For Immediate Release:
Democracy Initiative: On Anniversary of Voting Rights Act,
Let’s Respond to Today’s Marchers for Social Justice with
Real Change, not Rubber Bullets
WASHINGTON, DC – “The fight to defend and expand our democracy is just as urgent today as it was 55 years ago,” said Wendy Fields, executive director of the Democracy Initiative. The coalition of 75 civil rights, environmental and labor organizations, representing a combined 45 million members, is joining allies and partners today to celebrate the 55th anniversary of the Voting Rights Act.
“In 1965, Congress moved only after courageous activists—including the late John Lewis—were brutally attacked when they marched for the right to vote,” said Fields. “Activists are showing courage again today, marching to protest structural and strategic racism, police brutality and the steady erosion of our democratic rights.”
“Instead of responding with unmarked federal troops, tear gas and rubber bullets, it’s time for our elected officials to ensure every vote counts and every vote is counted.”
After the U.S. Supreme Court gutted key enforcement provisions of the Voting Rights Act in 2013, cowardly politicians who are afraid of public accountability began systematic efforts to suppress voting rights. According to the Leadership Conference on Civil Rights, more than 1,600 polling places—almost all in Black and brown communities—were closed between 2012 and 2018.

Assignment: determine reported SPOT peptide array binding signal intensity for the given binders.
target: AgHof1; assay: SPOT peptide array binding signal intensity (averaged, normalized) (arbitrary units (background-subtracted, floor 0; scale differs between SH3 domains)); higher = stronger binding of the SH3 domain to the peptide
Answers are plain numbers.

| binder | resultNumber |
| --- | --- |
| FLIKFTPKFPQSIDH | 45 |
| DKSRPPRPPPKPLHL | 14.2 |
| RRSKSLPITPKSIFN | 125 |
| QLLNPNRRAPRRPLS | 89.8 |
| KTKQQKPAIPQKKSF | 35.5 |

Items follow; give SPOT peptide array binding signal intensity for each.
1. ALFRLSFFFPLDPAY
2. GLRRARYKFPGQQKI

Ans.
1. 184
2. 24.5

And in states like Florida—where a 64% supermajority of voters approved a referendum to restore voting rights to 1.4 million former inmates—politicians trampled democracy, overruling the electorate by imposing harsh fees and bureaucratic obstacles to voting.
“In a democracy, voters have the right to choose politicians, not the other way around,” said Fields. “Sadly, what we’re seeing now is the supersizing of voter suppression. Not just Black and brown voters, but the entire country is being targeted, with attacks against our public Postal Service and the right to vote by mail during a pandemic.”
“President Obama was precisely on point at John Lewis’ funeral,” said Fields. “We need to restore the Voting Rights Act—and go even further with automatic registration, more polling places, expanded early voting and vote-by-mail, and making Election Day a national holiday. The right to vote is no luxury—it’s a necessity.”
The Democracy Initiative is a coalition of 75 organizations with a collective 45 million members fighting for workers, civil rights, social justice and the environment. DI partner organizations are united in their commitment to realizing the promise of American democracy where all people have an equal seat at the governance table.